University of Iowa grant to provide future mental health care experts, services for rural Iowa counties

A $1.8 million grant will help train psychology and social work students to treat mental health in Iowa’s rural areas through the UI Mobile Clinic.


Emily Delgado, News Reporter

University of Iowa Health Care, alongside the UI’s College of Education, will train students to develop a future workforce of mental health specialists in rural Iowa this fall.

The UI project, “Building a Mental Health Workforce to Serve Rural Iowa Youth,” will provide training for students through a $1.8 million federal grant from the Behavioral Health Workforce Education and Training program.

The Health Resources and Services Administration, an agency of the U.S. Department of Health and Human Services, assists those living in non-metropolitan areas with economic and medical vulnerabilities by improving their health care.

According to 2019 data, the Iowa Data Center reported that 35.7 percent of Iowa’s population lives in geographically rural areas.

Through the UI Mobile Clinic, the grant will provide training for students at the UI pursuing a doctorate in counseling psychology, a master’s in social work, and medical students from the UI Carver College of Medicine specializing in mental health services.

Saba Ali, a professor within the education college and co-director of the grant, said the grant’s team will also be partnering with community agencies such as UI Hospitals and Clinics to give psychology and social work students opportunities to practice.

“If medical students come across working with folks in these communities who need mental health care, they can easily refer them to one of our students or our clinic in order to be able to get access to some of these services,” Ali said.

Training will expand throughout the course of students’ time during the duration of the project, Ali said.

Many children drive up to 50 miles to reach mental health resources, Megan Foley Nicpon, also a professor in the education college and co-director of the grant, said. She said going into communities with the mobile clinic is a better way to help children.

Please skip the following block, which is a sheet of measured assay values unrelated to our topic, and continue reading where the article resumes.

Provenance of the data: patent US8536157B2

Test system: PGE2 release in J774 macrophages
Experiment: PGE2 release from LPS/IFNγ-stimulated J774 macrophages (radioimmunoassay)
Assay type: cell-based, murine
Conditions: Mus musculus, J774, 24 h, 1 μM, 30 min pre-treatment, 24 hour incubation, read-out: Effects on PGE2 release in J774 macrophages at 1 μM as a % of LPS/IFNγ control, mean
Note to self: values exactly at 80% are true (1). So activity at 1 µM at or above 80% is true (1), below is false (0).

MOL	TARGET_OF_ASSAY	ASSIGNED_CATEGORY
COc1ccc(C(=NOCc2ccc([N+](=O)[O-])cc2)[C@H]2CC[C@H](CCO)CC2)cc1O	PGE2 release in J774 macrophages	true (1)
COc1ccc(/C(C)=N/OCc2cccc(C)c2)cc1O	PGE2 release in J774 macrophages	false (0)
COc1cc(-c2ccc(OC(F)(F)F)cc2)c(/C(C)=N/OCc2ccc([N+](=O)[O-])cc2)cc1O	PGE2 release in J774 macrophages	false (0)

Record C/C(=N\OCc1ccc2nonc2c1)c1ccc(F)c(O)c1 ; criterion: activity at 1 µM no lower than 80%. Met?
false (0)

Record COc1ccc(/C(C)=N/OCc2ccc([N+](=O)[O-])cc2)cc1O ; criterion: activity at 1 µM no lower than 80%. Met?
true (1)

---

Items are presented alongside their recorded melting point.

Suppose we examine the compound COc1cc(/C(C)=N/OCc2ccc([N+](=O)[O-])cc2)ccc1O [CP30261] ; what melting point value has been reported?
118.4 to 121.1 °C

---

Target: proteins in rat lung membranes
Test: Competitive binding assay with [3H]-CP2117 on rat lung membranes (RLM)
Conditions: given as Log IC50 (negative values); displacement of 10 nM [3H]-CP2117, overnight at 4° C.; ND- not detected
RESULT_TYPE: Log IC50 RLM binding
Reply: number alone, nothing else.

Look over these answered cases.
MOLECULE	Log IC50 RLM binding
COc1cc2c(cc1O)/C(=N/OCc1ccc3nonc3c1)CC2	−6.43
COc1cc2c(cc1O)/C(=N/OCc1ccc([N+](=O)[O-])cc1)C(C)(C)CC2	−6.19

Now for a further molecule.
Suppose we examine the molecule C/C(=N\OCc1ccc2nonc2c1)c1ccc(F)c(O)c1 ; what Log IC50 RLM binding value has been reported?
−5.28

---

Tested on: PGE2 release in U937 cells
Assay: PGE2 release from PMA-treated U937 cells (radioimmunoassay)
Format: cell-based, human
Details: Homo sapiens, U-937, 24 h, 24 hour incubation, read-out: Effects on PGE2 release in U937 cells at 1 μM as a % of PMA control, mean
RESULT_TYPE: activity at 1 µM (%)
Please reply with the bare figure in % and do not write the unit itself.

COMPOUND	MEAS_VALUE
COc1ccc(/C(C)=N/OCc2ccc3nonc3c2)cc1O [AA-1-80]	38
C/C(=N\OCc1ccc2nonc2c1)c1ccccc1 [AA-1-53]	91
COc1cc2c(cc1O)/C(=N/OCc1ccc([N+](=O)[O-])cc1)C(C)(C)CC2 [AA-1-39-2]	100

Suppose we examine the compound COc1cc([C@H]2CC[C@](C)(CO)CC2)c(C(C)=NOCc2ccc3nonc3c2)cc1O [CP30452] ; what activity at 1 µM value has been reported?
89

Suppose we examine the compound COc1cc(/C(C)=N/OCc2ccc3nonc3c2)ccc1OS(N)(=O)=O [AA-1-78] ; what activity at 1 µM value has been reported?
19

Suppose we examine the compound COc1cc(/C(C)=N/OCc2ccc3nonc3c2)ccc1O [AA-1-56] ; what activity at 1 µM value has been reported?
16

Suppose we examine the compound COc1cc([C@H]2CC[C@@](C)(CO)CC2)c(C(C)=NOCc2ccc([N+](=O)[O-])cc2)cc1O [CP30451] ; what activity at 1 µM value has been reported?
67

“I think that right now, access to mental health care in rural communities is much more challenging than it is in urban communities in Iowa,” Foley Nicpon said.

Ali said she credits the shortage of experts in rural areas to not having enough people trained in the primary care and mental health field.

“Health care has a shortage issue in general with other allied health professionals to primary care services,” Ali said. “A huge hole for a lot of rural communities is getting access to good primary care or other health care services.”

The Iowa Department of Education reported in 2017 that one in five children ages 13-18 has or will have a “serious mental illness.”

Denise Martinez, faculty director for the UI Mobile Clinic and co-project director, said in a statement on July 12 that she hopes the program will inspire trainees to continue to work with patients in rural areas throughout their careers.

“There is evidence that shows that residents who train in rural communities are more likely to practice there after their training is completed,” Martinez said.

According to the Centers for Disease Control and Prevention, children who are mentally healthy will ensure they reach developmental and emotional milestones, and live happy and healthy lives.

Foley Nicpon said a lot of habits that people develop in adulthood have their roots in childhood experiences. In Iowa, the second leading cause of death in ages between 15-24 is suicide according to the Iowa Department of Education.

“I think that health across the lifespan is important. And so, a lot of the habits that we develop in adulthood have their roots in our childhood experiences,” Foley Nicpon said. “If you can intervene at a young age and childhood or in adolescence, we anticipate and we hope to have better outcomes long term. It’s more of a prevention sort of model.”

If you are having thoughts of suicide, call the National Suicide Prevention Lifeline at 1-800-273-8255 (TALK) or go to for additional resources.